What Is Intestinal Gas?


Have you ever been in a situation where you belched in a public area and were embarrassed by it? But what is intestinal gas? Intestinal gas is the air trapped in the digestive or gastrointestinal tract. (It is completely natural to harbour some amount of gas), which is normally eliminated through the mouth, and this is called belching or burping. It can also happen through flatulence which is the passage of gas through the rectum. You can imagine pumping water through an unused water hose; the air trapped would be released, followed by the water. Did you know that an average person releases 0.6–1.8 litres of gas each day?

This expulsion of gas can also be a result of the presence of some conditions such as lactose intolerance, gastritis, and some gastrointestinal autoimmune conditions such as Inflammatory. 

Bowel Disease (IBD), which includes Crohn’s Disease and Ulcerative Colitis, and Irritable Bowel Syndrome (IBS), are among a few1,6

What does intestinal gas contain? 

The (composition of intestinal gas) is a mixture of gases produced throughout digestion such as nitrogen, oxygen, carbon dioxide, hydrogen, and methane. Sometimes, bacteria in the large intestine like (Klebsiella and Escherichia coli), produce (hydrogen sulphide), the gas primarily responsible for the displeasing and uncomfortable smell after flatulence.2,5 The percentage of these gases may vary among individuals mainly because of diet and gastrointestinal disease.

Causes of intestinal gas

There are basically (two main modes of air entry) into the gastrointestinal tract: external or exogenous and internal or endogenous.6

Exogenous: This happens when we take in a volume of air through the mouth or aerophagia. Sometimes, when we use a straw to drink, it draws air inwards, too. Chewing gum and smoking also result in the entry of air. The best example is breathing out carbon dioxide after an intake of carbonated drinks.

  • Endogenous:
    • Gut microbiota:3 Our gastrointestinal tract might look like a simple tube composed of smooth muscle, but is indeed a complex system to understand. The stomach, small intestine, and large intestine are tiny ecosystems that accommodate many species of archaea, bacteria, fungi, and even viruses. This association of microorganisms is known as the (gut microbiota). Few of these are harmful, while some are beneficial. Some examples include bacteria like (Escherichia coli), Helicobacter pylori, and (Lactobacillus species), such as (fungi) like Candida albicans, and Aspergillus species. The notorious bacteria that are responsible for most of the intestinal gas produced are in the large intestine because it is a region in the body that contains less oxygen, and bacteria that do not need oxygen to survive (anaerobes), are the popular inhabitants. Some bacteria that live in the colon, the first part of the large intestine, include methane-producers like Methanobrevibacter and butyric acid-producers like Clostridium2,4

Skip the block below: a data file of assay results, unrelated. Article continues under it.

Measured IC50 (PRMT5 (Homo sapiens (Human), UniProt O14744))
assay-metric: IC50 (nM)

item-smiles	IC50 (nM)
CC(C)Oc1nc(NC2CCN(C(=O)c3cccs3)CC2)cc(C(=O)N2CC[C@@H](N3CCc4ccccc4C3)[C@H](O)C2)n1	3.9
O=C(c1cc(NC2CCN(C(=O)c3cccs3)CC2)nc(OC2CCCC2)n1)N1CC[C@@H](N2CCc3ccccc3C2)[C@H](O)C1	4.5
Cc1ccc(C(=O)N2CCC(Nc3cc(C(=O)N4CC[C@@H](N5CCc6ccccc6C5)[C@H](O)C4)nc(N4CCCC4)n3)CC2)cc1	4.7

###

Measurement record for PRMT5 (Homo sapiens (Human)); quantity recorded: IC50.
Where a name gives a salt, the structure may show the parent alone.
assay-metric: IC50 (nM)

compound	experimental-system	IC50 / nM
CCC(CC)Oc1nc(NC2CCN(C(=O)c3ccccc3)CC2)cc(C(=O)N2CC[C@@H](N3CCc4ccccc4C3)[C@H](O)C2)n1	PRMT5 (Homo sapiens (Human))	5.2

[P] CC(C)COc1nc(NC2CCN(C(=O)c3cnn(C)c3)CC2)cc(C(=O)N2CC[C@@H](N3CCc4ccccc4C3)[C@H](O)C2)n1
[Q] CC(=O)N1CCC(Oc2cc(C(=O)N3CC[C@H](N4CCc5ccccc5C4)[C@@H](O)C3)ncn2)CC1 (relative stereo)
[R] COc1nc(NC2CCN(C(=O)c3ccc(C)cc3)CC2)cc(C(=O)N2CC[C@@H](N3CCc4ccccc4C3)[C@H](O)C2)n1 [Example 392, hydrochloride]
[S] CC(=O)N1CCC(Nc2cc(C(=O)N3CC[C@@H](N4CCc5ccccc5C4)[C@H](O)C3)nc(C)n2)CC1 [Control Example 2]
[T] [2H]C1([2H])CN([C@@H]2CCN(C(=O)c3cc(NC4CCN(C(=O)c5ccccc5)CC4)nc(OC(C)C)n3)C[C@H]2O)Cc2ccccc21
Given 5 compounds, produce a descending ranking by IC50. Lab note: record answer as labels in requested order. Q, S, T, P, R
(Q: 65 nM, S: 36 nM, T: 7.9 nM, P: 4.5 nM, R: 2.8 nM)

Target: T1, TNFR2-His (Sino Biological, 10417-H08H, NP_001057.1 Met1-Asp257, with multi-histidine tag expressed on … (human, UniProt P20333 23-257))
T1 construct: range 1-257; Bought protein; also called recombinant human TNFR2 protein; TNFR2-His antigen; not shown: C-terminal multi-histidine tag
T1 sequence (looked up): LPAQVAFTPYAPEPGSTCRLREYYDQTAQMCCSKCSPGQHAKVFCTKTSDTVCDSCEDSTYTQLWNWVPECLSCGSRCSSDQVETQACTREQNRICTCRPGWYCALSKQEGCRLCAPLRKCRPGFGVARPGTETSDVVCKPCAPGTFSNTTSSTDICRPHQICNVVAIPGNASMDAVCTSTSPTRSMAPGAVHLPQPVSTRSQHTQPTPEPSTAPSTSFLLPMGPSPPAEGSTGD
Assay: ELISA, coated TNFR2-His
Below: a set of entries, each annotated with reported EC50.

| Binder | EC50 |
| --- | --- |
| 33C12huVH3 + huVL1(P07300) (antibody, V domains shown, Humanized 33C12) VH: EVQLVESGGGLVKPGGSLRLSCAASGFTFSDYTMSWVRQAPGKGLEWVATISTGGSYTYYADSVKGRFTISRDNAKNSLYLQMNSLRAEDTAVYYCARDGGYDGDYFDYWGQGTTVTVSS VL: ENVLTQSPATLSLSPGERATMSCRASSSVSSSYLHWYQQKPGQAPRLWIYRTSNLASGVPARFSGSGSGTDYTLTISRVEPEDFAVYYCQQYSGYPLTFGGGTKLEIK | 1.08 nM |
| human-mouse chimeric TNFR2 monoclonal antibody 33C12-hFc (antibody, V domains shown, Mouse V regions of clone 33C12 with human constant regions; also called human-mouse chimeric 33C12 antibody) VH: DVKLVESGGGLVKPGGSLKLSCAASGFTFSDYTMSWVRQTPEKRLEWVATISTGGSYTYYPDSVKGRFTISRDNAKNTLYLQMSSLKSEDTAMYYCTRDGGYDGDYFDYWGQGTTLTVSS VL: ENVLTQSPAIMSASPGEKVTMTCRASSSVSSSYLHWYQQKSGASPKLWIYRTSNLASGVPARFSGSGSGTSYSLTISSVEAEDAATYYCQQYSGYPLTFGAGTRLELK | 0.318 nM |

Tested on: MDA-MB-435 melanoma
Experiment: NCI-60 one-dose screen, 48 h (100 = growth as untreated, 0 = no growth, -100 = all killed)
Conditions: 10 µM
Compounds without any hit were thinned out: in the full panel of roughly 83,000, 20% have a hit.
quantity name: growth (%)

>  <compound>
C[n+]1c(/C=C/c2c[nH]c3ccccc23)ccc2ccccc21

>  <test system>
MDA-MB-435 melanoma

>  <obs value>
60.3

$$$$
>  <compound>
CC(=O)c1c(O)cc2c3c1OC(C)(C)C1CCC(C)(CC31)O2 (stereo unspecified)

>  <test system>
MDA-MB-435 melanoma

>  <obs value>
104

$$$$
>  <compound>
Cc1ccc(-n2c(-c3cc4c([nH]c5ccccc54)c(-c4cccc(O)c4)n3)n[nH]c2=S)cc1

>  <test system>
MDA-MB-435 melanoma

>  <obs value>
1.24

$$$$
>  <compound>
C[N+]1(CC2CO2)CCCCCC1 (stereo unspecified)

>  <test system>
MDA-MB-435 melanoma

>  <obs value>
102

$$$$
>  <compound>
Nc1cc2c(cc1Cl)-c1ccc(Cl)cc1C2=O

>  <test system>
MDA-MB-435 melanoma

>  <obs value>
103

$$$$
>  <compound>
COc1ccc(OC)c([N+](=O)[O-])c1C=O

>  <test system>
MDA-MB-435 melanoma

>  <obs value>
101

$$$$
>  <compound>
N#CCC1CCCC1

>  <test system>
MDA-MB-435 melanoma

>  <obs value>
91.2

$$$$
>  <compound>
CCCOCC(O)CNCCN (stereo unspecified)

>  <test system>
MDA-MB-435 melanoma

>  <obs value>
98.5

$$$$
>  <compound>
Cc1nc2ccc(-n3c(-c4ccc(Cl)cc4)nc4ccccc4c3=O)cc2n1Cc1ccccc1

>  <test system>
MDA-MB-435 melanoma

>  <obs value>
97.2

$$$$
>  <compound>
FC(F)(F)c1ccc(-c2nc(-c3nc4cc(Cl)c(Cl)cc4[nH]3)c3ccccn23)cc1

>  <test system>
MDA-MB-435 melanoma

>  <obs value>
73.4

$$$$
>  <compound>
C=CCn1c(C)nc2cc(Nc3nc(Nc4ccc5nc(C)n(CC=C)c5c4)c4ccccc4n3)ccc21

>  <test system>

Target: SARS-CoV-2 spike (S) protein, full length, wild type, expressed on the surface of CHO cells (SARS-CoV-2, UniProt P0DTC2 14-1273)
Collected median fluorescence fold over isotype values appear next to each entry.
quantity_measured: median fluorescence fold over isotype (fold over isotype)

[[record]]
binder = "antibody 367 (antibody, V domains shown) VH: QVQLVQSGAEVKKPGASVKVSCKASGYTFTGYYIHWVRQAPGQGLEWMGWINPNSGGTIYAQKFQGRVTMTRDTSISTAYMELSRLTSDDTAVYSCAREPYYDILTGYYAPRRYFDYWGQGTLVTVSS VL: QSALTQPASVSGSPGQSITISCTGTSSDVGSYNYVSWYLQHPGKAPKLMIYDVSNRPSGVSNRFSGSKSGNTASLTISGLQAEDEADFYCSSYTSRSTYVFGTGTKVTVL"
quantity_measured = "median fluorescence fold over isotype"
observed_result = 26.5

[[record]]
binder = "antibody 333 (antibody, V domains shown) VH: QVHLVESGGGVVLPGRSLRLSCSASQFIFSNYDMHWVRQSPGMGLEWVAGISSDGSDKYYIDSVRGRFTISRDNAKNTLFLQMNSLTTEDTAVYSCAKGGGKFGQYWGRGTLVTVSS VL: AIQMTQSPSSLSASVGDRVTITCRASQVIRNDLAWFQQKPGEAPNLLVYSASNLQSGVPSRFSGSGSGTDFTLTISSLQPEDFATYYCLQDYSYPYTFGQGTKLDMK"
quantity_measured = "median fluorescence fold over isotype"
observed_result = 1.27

• Macromolecular digestion:
    • Carbohydrates:  As mentioned earlier, these gases are the by-products of digestion, which is essentially the breakdown of big molecules into small, simple ones. When small carbohydrates or sugars like oligosaccharides (carbohydrates like lactose with 3–10 repeating units or monomers of monosaccharides like glucose, galactose, and fructose. Lactose, the milk sugar, is made of glucose and galactose) are produced from a substrate during digestion, they pass through the small intestine without any further breakdown to reach the large intestine, where the bacteria in the colon make use of these sugars to produce energy. This happens because our body does not contain the enzymes to disintegrate oligosaccharide 1–6 glycosidic bonds. The vegetables that are known to contain a lot of fibre and produce a high content of oligosaccharides are beans, cabbage, broccoli, cauliflower, Brussels sprouts, and bok choy. Other than beans, which are legumes, the rest of the vegetables are called cruciferous vegetables, which belong to the same plant family of Brassicaceae. Beans are legumes that contain oligosaccharides, such as stachyose and raffinose, that end up getting fermented in the colon by the resident bacteria, which causes gas accumulation. Raffinose is also found in whole grains, asparagus, and cruciferous vegetables. 
    • Fats: Fats are a kind of simple lipids, which are small molecules. When fried food is consumed, a lot of energy is required for its disintegration. While this takes place, a peptide hormone called cholecystokinin (CCK) is produced by the stomach and the small intestine and this slows down the emptying of the stomach, thus reducing hunger. This also results in fermentation, hence, gas production. That is one of the reasons why we feel bloated after a large meal at KFC!